(Application no. 31475/05)



26 May 2009



This judgment may be subject to editorial revision.


In the case of Kenedi v. Hungary,

The European Court of Human Rights (Second Section), sitting as a Chamber composed of:

Françoise Tulkens, President, 
 Ireneu Cabral Barreto, 
 Vladimiro Zagrebelsky, 
 Danutė Jočienė, 
 András Sajó, 
 Nona Tsotsoria, 
 Işıl Karakaş, judges,
and Sally Dollé, Section Registrar,

Having deliberated in private on 5 May 2009,

Delivers the following judgment, which was adopted on that date:


1.  The case originated in an application (no. 31475/05) against the Republic of Hungary lodged with the Court under Article 34 of the Convention for the Protection of Human Rights and Fundamental Freedoms (“the Convention”) by a Hungarian national, Mr János Kenedi (“the applicant”), on 10 August 2005.

2.  The applicant was represented by Ms A. Csapó, a lawyer practising in Budapest. The Hungarian Government (“the Government”) were represented by Mr L. Höltzl, Agent, Ministry of Justice and Law Enforcement.

3.  The applicant alleged that the Hungarian authorities’ protracted reluctance to grant him unrestricted access to certain documents, authorised by a court order, had prevented him from terminating a professional undertaking, namely, to write an objective study on the functioning of the Hungarian State Security Service in the 1960s. He had been unable to have the court order enforced within a reasonable time.

4.  The applicant and the Government each filed observations on the merits (Rule 59 § 1).



5.  The applicant was born in 1947 and lives in Budapest.

6.  The applicant, a historian, specialises in the functioning of the secret services of dictatorships, comparative studies of the political police forces of totalitarian regimes and the functioning of Soviet-type States. He has published several works in this field.

7.  With a view to publishing a study concerning the functioning, in the 1960s, of the Hungarian State Security Service of the Ministry of the Interior, on 21 September 1998 the applicant requested the Ministry to grant him access to certain documents deposited with it.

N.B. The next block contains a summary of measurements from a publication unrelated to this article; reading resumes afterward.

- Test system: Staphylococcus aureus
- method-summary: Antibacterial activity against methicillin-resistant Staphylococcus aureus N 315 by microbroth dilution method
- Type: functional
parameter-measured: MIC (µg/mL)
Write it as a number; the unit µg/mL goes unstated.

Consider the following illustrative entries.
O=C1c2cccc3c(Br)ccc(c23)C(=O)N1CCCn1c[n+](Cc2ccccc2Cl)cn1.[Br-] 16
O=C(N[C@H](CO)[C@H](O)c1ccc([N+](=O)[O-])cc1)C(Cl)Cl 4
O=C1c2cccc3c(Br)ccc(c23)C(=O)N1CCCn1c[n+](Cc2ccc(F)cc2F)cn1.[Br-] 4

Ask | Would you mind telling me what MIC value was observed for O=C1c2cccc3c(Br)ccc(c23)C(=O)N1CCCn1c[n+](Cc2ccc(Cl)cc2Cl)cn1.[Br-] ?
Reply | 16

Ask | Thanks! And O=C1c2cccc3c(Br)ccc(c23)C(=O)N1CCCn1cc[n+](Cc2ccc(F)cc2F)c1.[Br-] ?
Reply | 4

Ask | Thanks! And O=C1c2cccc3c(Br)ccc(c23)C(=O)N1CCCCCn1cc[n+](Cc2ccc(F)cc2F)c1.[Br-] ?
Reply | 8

8.  His request was denied on 10 November 1998; the Ministry made reference to a decision of 29 October 1998 classifying the documents as State secrets until 2048.

9.  On 10 December 1998 the applicant brought an action against the Ministry, basing his claim on section 21 of Act no. 63 of 1992 on the Protection of Personal Data and the Public Nature of Data of Public Interest. Claiming a right of unrestricted access to the documents, he submitted that the data he sought were necessary for the purposes of his ongoing historical research.

10.  On 19 January 1999 the Budapest Regional Court found for the applicant, granting him access to the documents for research purposes. It observed that the documents in question had indeed been classified during the Communist era. However, according to section 28(2) of Act no. 65 of 1995 on State and Service Secrets, they would have had to have been characterised as such again before 30 June 1996. Since this characterisation had not taken place, the documents had lost their classified nature ipso iure by 1 July 1996, irrespective of the decision of 29 October 1998.